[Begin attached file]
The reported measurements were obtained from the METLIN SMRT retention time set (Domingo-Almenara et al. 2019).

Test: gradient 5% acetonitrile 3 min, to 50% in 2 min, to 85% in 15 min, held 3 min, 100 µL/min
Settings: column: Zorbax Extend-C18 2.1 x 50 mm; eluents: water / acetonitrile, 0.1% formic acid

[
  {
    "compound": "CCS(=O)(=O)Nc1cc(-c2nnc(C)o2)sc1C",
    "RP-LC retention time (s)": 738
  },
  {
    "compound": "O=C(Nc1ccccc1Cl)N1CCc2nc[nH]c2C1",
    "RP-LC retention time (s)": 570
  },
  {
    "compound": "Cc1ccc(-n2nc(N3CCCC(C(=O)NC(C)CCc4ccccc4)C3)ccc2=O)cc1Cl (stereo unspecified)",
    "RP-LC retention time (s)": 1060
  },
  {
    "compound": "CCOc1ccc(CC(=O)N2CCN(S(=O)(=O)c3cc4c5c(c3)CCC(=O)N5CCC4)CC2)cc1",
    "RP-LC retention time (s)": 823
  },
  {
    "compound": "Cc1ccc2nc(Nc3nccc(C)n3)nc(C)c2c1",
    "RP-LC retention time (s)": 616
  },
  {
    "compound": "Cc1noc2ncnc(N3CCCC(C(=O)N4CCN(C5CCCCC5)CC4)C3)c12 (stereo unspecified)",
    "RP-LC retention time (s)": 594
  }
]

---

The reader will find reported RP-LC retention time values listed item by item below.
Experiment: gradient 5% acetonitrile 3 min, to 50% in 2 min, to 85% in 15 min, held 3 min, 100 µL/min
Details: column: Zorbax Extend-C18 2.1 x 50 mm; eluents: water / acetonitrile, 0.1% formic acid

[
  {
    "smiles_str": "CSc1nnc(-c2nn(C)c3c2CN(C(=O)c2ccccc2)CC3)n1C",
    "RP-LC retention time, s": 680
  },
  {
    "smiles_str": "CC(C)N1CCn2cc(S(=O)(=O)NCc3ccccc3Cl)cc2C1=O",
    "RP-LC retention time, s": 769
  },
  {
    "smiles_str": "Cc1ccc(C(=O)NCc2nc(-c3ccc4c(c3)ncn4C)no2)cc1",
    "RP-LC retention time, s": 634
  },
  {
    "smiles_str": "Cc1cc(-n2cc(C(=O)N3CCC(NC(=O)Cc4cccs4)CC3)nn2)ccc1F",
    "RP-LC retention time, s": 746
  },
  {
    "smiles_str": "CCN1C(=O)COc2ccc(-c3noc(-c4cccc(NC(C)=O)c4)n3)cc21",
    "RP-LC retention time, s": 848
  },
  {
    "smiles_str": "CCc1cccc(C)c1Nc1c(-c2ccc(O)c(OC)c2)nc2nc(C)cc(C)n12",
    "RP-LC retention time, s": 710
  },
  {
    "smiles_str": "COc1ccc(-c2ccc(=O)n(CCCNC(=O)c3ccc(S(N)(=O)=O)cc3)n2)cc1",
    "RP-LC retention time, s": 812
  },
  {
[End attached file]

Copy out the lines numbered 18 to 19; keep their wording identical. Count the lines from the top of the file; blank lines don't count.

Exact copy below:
    "compound": "CCOc1ccc(CC(=O)N2CCN(S(=O)(=O)c3cc4c5c(c3)CCC(=O)N5CCC4)CC2)cc1",
    "RP-LC retention time (s)": 823